I got into a discussion with a startup CEO recently and also one of my venture fund partners regarding directors of a startup having open access to all officers at the company. This is a very delicate topic.
My mindset is that directors of a startup should be expected to talk with all officers of the company without “going through” the CEO. I think the CEO should expect this to happen and should also encourage it. I think the CEO should view this as a way to empower his/her team members. I call this communication scheme “open access”. Yet I actually know a number of CEOs who cringe instead at the concept.
I do have some basic assumptions that are critical for “open access” to work:
1. The CEO runs the company day to day. The other officers (COO, CFO, VPs, etc.) report to the CEO (there are infrequent exceptions when another officer (typically a co-founder) does not report to the CEO, but rather directly to the board; often this ends in $%^#show, and I don’t recommend it).
2. So, having the board members have access to the officers requires that the CEO be comfortable with his/her position in the company and his/her level of respect with the board. This is not always the case. Confidence and security levels vary. The need to control (whether justified or not) varies. The ability to delegate correctly varies. These facts add variables that board members need to acknowledge and deal with. They are challenging variables.
3. The directors have to have the proper skill set to handle the information that they receive from officers as a result of open access. The directors should NOT be tasking the officers – that is the CEO’s job. Rather, the directors should ask officers for their views on company culture, strategy, product development and related high level matters. Then, proper use of the learned information is key. Ideally it should produce honest discussion among all the board members, including the CEO when appropriate.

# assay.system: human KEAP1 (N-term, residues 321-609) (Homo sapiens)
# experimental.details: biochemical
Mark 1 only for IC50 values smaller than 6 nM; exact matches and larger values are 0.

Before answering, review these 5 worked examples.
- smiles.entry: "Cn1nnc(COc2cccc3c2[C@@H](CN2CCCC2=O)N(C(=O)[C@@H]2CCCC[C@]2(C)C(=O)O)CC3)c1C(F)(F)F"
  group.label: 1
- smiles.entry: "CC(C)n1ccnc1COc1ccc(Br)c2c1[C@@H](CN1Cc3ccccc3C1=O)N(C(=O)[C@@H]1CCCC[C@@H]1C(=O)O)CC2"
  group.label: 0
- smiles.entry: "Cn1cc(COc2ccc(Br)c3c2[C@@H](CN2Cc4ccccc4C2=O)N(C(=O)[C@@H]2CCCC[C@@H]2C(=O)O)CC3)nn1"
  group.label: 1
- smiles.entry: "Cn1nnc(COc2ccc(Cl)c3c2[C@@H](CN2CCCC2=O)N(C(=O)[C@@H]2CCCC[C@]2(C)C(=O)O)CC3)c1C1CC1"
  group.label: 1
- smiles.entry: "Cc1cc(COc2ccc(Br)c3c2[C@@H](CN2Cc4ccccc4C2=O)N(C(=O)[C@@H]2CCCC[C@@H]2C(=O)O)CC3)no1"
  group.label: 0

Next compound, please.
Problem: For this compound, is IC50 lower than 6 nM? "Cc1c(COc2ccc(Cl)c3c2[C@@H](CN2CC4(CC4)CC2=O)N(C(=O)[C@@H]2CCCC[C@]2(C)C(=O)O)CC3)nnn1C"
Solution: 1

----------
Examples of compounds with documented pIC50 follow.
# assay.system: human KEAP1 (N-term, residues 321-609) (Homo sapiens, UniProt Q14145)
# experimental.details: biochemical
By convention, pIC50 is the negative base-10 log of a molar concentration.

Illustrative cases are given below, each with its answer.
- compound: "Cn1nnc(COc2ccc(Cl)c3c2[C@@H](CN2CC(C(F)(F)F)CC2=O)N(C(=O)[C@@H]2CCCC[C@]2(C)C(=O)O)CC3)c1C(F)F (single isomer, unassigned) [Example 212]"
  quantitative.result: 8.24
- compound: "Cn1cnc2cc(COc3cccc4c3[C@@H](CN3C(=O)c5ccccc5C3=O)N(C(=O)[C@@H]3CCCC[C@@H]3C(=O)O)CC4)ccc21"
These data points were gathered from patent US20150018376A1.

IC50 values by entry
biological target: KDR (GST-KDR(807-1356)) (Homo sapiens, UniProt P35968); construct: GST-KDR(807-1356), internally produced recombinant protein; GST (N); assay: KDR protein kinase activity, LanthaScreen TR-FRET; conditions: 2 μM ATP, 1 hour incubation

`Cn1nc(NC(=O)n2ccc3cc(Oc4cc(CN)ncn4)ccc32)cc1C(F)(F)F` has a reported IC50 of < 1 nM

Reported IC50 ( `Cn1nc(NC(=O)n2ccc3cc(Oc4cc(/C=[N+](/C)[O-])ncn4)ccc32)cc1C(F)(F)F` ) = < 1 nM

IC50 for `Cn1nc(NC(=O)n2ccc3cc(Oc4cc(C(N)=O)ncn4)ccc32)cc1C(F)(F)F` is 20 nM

4. Getting “inputs” by asking for views is critical. The officers must understand that the directors are not trying to undermine the CEO by asking for input. Rather the directors are trying to enhance how the startup functions. One way to ensure this is to establish the “director to officer” communication channel very early and make it part of the normal governance procedures. Simply, it should be expected.
5. The “director to officer” communication channel does not need to be frequently tapped to be effective. Perhaps a given officer has a conversation once every month or two with a director. Again, these communications are empowering. They are often ad hoc and not regularly scheduled.
So, I encourage you to practice open access at your startup companies. And here is one more point to consider: officers owe the same fiduciary duties to the company’s shareholders as directors do. See this article for a good summary. This means that officers have a duty to report up to board members and bypass the CEO when necessary (in other words when reporting up on issues concerning the CEO). If an officer believes that a CEO is not responsibly executing, then the most sound course of action is to get the ear of a director to discuss.
More to come on this topic. Look forward to your comments.